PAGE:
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Due to its popularity in the early- to mid-twentieth century, asbestos can still be found in homes and buildings today. Buildings that were constructed prior to the 1970s, when knowledge of health risks surfaced and the U.S. Environmental Protection Agency passed a partial ban on the material, are more likely to contain asbestos. If you discover an asbestos problem, you’ll want to make sure it’s handled and, if need be, disposed of properly. The last thing you want is an increased chance of exposure to this dangerous material.
How Asbestos Causes Harm
Asbestos is a conglomeration of durable fibers that can easily be pulled apart, scratched or torn. When this happens, microscopic fibers detach from the rest and float into the air where they can be unknowingly inhaled. These fibers can remain in the lungs indefinitely, gradually scarring tissue and causing inflammation, and even leading to more serious lung diseases and cancer.
Where Asbestos Is Found
The versatility of this material is immense, crossing over from construction materials to commercial products. Common places to look for asbestos include ceiling, roofing and flooring tile, wall insulation, stove-top pads, and pipe lining. Not all asbestos is visible to the naked eye and may require a sample collection by an inspector for lab testing.
If you discover asbestos, it’s essential not to disturb it. Asbestos that is perfectly intact has not released fibers into the air, and touching, scraping or tearing it may do so. Minimize activity around the asbestos area and keep children away from it. Attempting to remove the asbestos yourself is not advised, as it requires proper equipment and trained techniques to prevent exposure to the fibers. You can hire two types of asbestos professionals to handle the problem:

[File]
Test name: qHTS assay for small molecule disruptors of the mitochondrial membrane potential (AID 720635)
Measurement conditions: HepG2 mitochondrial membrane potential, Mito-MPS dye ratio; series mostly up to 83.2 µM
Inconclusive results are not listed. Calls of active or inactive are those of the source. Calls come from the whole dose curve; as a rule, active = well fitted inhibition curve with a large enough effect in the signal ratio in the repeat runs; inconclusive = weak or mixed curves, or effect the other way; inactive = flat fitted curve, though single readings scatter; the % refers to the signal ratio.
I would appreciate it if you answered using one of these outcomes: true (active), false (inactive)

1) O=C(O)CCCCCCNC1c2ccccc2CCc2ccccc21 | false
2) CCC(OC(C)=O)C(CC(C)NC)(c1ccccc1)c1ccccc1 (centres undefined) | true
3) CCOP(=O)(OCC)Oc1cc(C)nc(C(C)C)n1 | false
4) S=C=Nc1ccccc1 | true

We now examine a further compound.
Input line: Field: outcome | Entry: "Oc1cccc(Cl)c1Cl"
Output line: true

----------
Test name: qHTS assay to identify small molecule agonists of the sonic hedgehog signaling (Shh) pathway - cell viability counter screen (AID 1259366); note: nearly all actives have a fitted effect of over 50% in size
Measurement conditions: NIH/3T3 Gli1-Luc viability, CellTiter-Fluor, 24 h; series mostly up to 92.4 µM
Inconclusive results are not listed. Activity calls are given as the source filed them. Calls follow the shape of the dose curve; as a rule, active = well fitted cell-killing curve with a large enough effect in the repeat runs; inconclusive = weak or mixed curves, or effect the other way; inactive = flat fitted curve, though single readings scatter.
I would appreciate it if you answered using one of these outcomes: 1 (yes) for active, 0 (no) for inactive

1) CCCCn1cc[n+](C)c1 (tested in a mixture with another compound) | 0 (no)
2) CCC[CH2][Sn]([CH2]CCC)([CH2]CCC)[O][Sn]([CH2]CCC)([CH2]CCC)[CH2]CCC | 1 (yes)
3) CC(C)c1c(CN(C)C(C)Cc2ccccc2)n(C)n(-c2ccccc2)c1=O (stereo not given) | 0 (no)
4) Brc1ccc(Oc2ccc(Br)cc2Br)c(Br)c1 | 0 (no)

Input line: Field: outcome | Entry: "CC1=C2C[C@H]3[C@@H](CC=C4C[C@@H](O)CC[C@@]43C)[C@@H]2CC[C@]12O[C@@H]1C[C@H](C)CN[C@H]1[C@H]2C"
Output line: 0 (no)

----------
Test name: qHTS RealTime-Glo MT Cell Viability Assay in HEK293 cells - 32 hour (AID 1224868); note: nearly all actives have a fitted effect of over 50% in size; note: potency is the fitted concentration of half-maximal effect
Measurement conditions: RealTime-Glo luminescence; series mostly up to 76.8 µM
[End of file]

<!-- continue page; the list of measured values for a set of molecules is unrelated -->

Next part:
- Inspectors: These professionals provide a range of services, from collecting samples for testing, to assessing damaged areas and recommending contractors
- Contractors: Depending on the amount of damage, a contractor can remove or repair the asbestos
Even if you only suspect you have something containing asbestos, it never hurts to hire an inspector to either confirm or deny your suspicions.
When Hiring a Professional
If you decide to hire an inspector or contractor, check their credentials and work history to ensure they are properly trained and qualified to handle the asbestos. Make sure an inspector records all notes of damage and recommendations, and request a follow-up visit from them when contract work is complete to check that the asbestos has been correctly removed.
Asbestos is a problem no one wants to deal with, but the health consequences are far greater if it is ignored. Contact a Los Angeles asbestos abatement contractor if you are ever unsure of how to tackle an asbestos problem.
Thanks to Nielsen Environmental for their insight into asbestos removal and the safest way to manage the problem.